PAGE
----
For so many of us, coffee is an integral part of our daily ritual and often the first thing we put to our lips in the morning. But some research suggests drinking a cup of java on an empty stomach (defined as two hours before or after you eat, per the National Institutes of Health) isn't the best idea.
If you brew a pot the moment your eyes open in the a.m., reach for a pour-over when the late afternoon slump hits or power through intermittent fasting on nothing but rocket fuel — we're talking to you.
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Here's the latest on how it can affect your health, plus clever tips to mitigate side effects.
Is It OK to Drink Coffee on an Empty Stomach?
Drinking coffee on an empty stomach isn't the best idea because it can lead to some of the following negative effects.
1. Your Blood Sugar Could Spike
A small June 2020 study in the British Journal of Nutrition found drinking black coffee on an empty stomach first thing in the morning impaired people's blood sugar control.
The ability to regulate blood sugar levels reduces your risk of metabolic conditions like diabetes and heart disease. People who ate breakfast beforehand did not experience a surge in blood glucose.
2. It Might Trigger Acid Reflux
"Coffee increases your risk of heartburn because it can stimulate acidity in the stomach," says Marvin Singh, MD, director of integrative gastroenterology at the Susan Samueli Integrative Health Institute at UC Irvine and founder of Precisione Clinic.
Coffee is naturally acidic, with a pH between 4.85 and 5.13. Anything under 7 is considered acidic, according to an October 2018 study in Nature. This is how coffee can cause acid reflux.
"Although digestive enzymes and gastric juices are released no matter what you consume, food or drink that is acidic in nature — like coffee — can be a gastric irritant, leading to increased acidity in the stomach," Dr. Singh says.
A little digestion 101: When you take a bite of bagel or gulp of water, a valve called the lower esophageal sphincter opens to allow the food or drink to flow from your esophagus into your stomach. Once it enters your stomach, the valve closes again.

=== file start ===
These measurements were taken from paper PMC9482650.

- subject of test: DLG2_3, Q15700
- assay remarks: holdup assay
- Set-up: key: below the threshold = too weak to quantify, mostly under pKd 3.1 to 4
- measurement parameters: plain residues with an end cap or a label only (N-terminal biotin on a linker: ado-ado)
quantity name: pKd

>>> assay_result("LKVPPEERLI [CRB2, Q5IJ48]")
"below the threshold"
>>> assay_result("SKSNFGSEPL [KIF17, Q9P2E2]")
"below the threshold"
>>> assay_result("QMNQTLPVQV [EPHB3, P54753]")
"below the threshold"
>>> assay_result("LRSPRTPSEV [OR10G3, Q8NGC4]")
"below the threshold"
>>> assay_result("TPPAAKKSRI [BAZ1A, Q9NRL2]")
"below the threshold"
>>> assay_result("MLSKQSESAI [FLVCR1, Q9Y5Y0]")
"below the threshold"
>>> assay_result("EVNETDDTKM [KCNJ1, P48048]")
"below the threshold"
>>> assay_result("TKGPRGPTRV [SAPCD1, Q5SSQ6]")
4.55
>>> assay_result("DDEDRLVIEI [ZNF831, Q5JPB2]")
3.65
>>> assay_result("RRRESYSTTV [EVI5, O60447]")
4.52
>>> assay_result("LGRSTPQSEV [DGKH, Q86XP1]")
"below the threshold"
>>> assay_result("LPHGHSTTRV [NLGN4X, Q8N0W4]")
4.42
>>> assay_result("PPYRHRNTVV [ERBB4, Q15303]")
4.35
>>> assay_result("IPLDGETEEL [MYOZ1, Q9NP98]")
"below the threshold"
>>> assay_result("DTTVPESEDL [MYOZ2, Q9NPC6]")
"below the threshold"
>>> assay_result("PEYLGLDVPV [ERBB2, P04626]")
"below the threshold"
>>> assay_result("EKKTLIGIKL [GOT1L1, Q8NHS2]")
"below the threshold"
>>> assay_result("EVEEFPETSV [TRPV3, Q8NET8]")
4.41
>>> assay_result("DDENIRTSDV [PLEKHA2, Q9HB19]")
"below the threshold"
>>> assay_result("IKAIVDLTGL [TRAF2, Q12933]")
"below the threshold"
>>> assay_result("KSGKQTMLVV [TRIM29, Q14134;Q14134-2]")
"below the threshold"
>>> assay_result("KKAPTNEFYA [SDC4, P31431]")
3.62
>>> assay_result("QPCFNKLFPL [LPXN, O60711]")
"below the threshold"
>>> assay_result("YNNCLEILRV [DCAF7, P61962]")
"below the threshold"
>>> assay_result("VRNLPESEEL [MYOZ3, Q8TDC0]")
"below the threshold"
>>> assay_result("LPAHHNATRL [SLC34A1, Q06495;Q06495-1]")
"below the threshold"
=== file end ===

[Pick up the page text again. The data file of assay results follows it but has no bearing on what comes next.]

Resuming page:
But according to the American Society for Gastrointestinal Endoscopy, coffee relaxes that lower esophageal sphincter, causing the valve to not shut completely and allowing stomach acid to seep into your esophagus (a condition called acid reflux).
This can result in the most common symptom of acid reflux, heartburn, which can feel like a sharp pain in your chest. Coffee can also make you nauseous as a result of its high acidity.
If coffee does give you acid reflux, don't ignore it. Coffee can exacerbate stomach ulcers and other digestive issues.
"Long-term, chronic acid reflux from coffee could damage your stomach lining and lead to esophagitis, inflammation of the esophagus," Dr. Singh says. Untreated esophagitis could potentially damage the lining of your esophagus, upping your risk of esophageal cancer.
Dr. Singh also points out acid reflux can be a reaction to mold, an effect that might be magnified if your stomach is empty when you drink up. Regularly clean and descale your coffee maker to help limit symptoms.
What Should I Drink First Thing in the Morning?
Water is the best thing to drink first thing in the morning, especially if you feel dehydrated or are prone to acid reflux.
Case in point: In a September 2020 study in Clinical Gastroenterology and Hepatology, participants who replaced two servings of coffee a day with two servings of water had a reduced risk of acid reflux.
You can also try switching to green tea in the morning, which has a pH of 7 to 10. “It may be less irritating to your stomach,” Dr. Singh says.
Is It Better to Drink Coffee Before or After Eating?
Drinking coffee before eating gives you a super strong hit of acidity, turning your stomach into what Dr. Singh calls a "bowl of gastric acids."
The good news: "Eating alkaline foods along with your coffee helps reduce the total acidity level," Dr. Singh says. So make yourself a plate of eggs, avocado toast or oatmeal for breakfast.
3. You Could Feel Jittery
Caffeine can make you feel jittery pretty quickly. It's absorbed into the body within 45 minutes, and peaks anywhere from 15 minutes to two hours after drinking, according to the Harvard T.H. Chan School of Public Health.
Depending on whether you've already eaten or not, you'll feel the effects faster or slower, especially if you've eaten a fiber-rich meal.
Your genetics will also play a role in how jittery coffee makes you. A March 2018 report in Coffee & Health found genetic variations determine how your body processes caffeine.